Sunday, 31 August 2008

Listened with great pleasure to three hours of Handel in Radamisto (Joyce DiDonato, Patrizia Ciofi, Maite Beaumont, et al with Il Complesso Barocco directed by Alan Curtis). Handel knows how to keep his listeners' attention with a stream of contrasting airs and recitatives, with stunning and varied orchestration.

For a change, a stream of CDs going out, rather than in (though new ones keep arriving). So exeunt various recordings of Gil Shaham, Maxim Vengerov, Joshua Bell and Kyung-Wha Chung. Who knows: maybe in five years time I'll just be left with Heifetz, Handel, Bach and the late Beethoven string quartets.

Wednesday, 27 August 2008

Jonathan Keates' truly excellent biography of Handel is proving an extremely expensive read. As soon as Keates enthuses over something or other by Handel that I do not have, the temptation is too great not to speed to my computer and order the work online. He even has me ordering a CD of cantatas by Nicolò Porpora! Still, it makes a change from ordering Tchaikovsky's violin concerto.

On a different note, it was interesting to hear Jakob Shapiro in Brahms Op 40 Horn Trio (with Gilels and Kogan in 1951 -- excellent Doremi transfer). French horns do not usually blend at all satisfactorily with solo violins. But Shapiro's soft-toned Russian horn with typical Russian vibrato blends in extraordinarily well and makes one realise -- at last -- that Brahms knew what he was doing.

Sunday, 24 August 2008

For some reason, I have never previously come across Borodin's D major piano trio. But I enjoyed it this afternoon played by Emil Gilels, Dmitry Tziganov and Sergei Shirinsky (Moscow, 1950). Followed it with Fauré's Op 15 quartet for piano and string trio (Gilels again, Kogan, Barshai and Rostropovich). Moscow, 1958.

The Soviet Union was a pretty grim place back in those days. But it did produce an astonishing crop of first-class musicians and musical performances. Compare it with Switzerland's contribution! The two transfers from Doremi are extremely good, and the company appears to have mended its glassy, over-filtering ways of the past.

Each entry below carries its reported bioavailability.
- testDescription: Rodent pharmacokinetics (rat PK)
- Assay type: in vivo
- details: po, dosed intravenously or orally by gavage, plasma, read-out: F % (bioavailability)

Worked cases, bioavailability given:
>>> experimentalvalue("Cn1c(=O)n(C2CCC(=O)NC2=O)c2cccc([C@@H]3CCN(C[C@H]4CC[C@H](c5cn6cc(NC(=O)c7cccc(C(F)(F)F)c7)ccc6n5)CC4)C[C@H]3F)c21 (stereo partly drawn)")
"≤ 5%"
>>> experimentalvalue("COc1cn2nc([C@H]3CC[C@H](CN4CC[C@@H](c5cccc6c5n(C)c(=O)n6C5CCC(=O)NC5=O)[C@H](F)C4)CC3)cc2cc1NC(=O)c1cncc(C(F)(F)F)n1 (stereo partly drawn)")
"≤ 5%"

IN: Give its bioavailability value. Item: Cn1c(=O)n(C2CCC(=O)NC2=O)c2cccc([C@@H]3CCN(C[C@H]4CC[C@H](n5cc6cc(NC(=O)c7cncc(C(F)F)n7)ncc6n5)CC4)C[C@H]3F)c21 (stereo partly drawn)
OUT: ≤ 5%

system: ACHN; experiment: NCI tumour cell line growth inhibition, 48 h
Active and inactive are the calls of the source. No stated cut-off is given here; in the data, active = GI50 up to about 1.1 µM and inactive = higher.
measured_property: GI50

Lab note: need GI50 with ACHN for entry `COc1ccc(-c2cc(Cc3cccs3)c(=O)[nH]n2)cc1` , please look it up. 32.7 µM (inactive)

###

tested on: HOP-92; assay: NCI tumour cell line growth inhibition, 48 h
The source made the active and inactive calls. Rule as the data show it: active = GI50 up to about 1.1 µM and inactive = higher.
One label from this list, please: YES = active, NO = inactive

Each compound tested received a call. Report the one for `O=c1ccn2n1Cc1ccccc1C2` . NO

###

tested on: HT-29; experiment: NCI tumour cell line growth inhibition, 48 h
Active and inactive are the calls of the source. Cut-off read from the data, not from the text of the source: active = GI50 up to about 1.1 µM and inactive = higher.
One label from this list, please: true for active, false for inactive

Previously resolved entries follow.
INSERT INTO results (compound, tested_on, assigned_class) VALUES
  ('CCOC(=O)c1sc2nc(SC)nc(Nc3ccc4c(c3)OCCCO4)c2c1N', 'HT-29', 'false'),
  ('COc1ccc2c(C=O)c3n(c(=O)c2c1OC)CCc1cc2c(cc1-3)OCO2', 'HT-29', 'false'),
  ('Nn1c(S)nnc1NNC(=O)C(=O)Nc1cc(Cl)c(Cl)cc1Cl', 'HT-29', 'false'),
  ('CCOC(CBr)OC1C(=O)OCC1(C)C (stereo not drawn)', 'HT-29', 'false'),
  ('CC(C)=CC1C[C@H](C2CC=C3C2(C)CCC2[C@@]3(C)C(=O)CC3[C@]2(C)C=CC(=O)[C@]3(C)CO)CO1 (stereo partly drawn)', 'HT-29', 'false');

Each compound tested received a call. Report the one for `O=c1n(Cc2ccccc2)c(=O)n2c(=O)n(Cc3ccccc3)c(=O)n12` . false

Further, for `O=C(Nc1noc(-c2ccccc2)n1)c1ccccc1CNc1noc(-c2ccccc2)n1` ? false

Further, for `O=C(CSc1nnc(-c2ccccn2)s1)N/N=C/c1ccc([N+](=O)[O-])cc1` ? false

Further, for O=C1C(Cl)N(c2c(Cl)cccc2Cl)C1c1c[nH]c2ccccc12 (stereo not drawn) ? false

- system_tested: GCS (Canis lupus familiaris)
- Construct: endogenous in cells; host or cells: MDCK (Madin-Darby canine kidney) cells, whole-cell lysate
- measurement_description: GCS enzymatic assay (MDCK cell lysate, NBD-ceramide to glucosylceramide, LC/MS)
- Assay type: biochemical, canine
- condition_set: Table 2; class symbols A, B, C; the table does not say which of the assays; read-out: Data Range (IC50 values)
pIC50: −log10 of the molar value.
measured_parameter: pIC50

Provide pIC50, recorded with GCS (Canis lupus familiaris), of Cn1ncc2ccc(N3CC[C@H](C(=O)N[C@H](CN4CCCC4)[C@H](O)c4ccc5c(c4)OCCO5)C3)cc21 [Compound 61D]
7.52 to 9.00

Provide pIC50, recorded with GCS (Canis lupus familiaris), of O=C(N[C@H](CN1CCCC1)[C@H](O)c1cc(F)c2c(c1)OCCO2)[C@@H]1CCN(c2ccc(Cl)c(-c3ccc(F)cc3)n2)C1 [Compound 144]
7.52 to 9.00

Tuesday, 19 August 2008

Yesterday evening I was most impressed listening to Cornelia Vasile playing the Paganini 24 Capricci. Her bowing was an object lesson in violin technique, and even Paganini himself would have been amazed at Vasile's ability to overcome any hurdle, seemingly effortlessly.

The recording comes from Bucharest (1967) and makes you realise how many unknown superb instrumentalist there were (and still are) out there. Vasile's Capricci are so much better than Ricci's somewhat hit-and-miss playing; yet it is Ricci who gets the renown. Unfair!

Sunday, 17 August 2008

Jonathan Keates' revised and updated biography of Handel is an excellent read, closely integrating life, history and music. A model of its kind. Spurred on by Keates' enthusiasm, I spent Sunday listening with great pleasure to Handel's Agrippina -- one advantage of having a vast library of CDs that have rarely been listened to more than once.

I thoroughly enjoyed the three and a half hours of Agrippina which is, of course, packed with Handel's "hits". The 1991 recording by John Eliot Gardiner and an almost entirely British caste is excellent (though I still deplore Eliot Gardiner's habit of autumatically adding "molto" whenever he comes across an allegro, vivace or presto).

Saturday, 9 August 2008

Naxos is a pretty marvellous record company; along with Harmonia Mundi, the two companies seem to provide most of my purchases of new recordings (as opposed to re-issues of old recordings). With Naxos one can admire the price, the daring repertoire choices, the consideration for purchasers over 30 in having track details etc in large type, the absence of scantily-dressed bimbos on CD sleeves, the "no delete" policy, etc. I have just really enjoyed what is apparently Volume One of a complete two-volume set of the music for violin & piano of Nikolai Medtner. Talented violinist is Laurent Kayaleh (I have never heard of her, but she plays a lovely Guarneri violin of 1742 that used to belong to Carl Flesch). At this price, one can buy without too much hesitation. And the third violin and piano sonata of Medtner is well worth getting to know -- alongside such large and mainly unplayed sonatas as those by Alkan or Lekeu.